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Brief the case of Holmes v. South Carolina, 547 U.S. 319 (2006) - Coursework Example

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Case of Holmes v. South Carolina Criminal Law Hypothetical Facts: In the year of 1989, a woman of 86 year of age was assaulted, raped and robbed at her residence in South Carolina. The injuries resulted from attack led to the death of the woman in the following year…
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Brief the case of Holmes v. South Carolina, 547 U.S. 319 (2006)
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Extract of sample "Brief the case of Holmes v. South Carolina, 547 U.S. 319 (2006)"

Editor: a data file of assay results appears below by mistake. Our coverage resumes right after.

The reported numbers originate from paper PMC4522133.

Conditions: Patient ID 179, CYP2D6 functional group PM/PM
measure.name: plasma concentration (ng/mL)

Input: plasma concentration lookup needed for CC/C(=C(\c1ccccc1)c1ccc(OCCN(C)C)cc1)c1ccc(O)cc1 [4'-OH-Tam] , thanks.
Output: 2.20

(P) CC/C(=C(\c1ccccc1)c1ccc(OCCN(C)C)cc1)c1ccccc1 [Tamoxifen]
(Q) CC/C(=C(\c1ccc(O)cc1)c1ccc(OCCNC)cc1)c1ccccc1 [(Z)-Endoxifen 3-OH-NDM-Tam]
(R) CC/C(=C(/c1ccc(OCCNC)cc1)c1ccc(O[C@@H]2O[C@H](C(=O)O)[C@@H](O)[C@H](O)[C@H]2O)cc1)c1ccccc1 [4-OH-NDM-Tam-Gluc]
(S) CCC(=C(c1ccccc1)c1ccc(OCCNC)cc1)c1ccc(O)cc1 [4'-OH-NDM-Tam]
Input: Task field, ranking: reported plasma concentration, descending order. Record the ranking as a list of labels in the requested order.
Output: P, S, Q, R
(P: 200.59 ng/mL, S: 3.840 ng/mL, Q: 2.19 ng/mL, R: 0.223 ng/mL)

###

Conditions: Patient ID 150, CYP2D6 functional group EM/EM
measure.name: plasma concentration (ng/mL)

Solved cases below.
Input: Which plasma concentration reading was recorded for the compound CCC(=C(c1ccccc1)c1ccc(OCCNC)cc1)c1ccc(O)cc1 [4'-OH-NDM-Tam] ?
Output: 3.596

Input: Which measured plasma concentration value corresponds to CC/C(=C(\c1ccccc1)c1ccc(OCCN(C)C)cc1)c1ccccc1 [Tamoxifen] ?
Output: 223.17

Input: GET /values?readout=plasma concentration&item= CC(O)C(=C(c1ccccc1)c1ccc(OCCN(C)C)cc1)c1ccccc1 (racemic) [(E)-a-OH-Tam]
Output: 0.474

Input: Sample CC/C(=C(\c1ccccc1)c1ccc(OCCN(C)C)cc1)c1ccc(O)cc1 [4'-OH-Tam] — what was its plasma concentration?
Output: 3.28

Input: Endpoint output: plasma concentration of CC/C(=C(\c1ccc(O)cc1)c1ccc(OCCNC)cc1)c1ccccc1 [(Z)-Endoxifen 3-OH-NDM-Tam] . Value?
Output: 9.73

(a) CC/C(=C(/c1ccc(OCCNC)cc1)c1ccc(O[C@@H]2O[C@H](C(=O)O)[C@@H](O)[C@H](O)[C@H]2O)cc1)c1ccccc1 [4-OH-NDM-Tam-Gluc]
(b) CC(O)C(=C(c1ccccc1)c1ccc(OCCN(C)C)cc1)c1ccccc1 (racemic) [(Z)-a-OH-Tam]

Download file to see previous pages However Holmes denied the charges and confessed that the crime was committed by a third party named Jimmy Mc Caw White. Holmes was of the opinion that the police framed him in this crime. Defendant also produces several witnesses who claimed that the third party was found in the premises of the crime scene during the hours of crime. Holmes produced several witnesses to prove that he was innocent in this case and was trapped by the police. He also asserted that the forensic results were manipulated by poor handling by the police officer. Issue: Is Holmes guilty for the death of the old women in South Carolina? Any case in order to be justified needs solid evidence against the person who is guilty. Moreover there is argument from the defendant that police his trying to frame him .Holmes suggested that The crime was committed by a third party and also produced witnesses for the same. The only proof against Holmes was the palm print, fiber of clothing and DNA elements found at the vicinity and on victim respectively. .It was a known fact that the police officer handling the case dealt with evidence collection in a negligent manner. He collected the samples with bare hand and henceforth the results were not trust worthy. The issue before the court is that, on what basis they can prove the guiltiness of the defendant as to the crime. How can the court claim that Holmes committed the crime on the women? Court draws conclusion based on evidence found at the crime scene .With regard to this case all the forensic evidence provided was unreliable due to the poor handling of samples by the police officer. Rule: According to federal rule of evidence, rule 702 is a key one. Cornell University of law(2010) states that “If scientific, technical, or other specialized knowledge will assist the trier of fact to understand the evidence or to determine a fact in issue, a witness qualified as an expert by knowledge, skill, experience, training, or education, may testify thereto in the form of an opinion or otherwise, if (1) the testimony is based upon sufficient facts or data, (2) the testimony is the product of reliable principles and methods, and (3) the witness has applied the principles and methods reliably to the facts of the case”. Analysis: The Federal rule of evidence is crucial here as the whole case is centered around the validity of the forensic evidence found on the vicinity and victim. Once a crime is committed there should be strong evidence against the defendant in order to sentence the defendant. Even though, the evidence is found, the authenticity of it cannot be established due to the manipulation of them by the police officer. . The forensic result of the crime scene was not authentic as the police officer collected the samples without using gloves. This is against the law as samples are not obtained following the principles laid down by the civil procedure. Since the reliability of the evidence is very questionable, the court cannot pass any order against Holmes which prove him guilty Conclusion: Since the U.S. Supreme Court was not satisfactory about the credibility of the forensic results, there are no grounds to accuse the defendant of the crime. At the same time the probability of the involvement of the third party was ruled out on the basis of evidence found on the crime scene. Finally it can be concluded that Holmes involvement in the rape and murder could not be established due to lack of genuine evidence. Work cited Law School, Cornell University. (2010, December). ...Download file to see next pagesRead More
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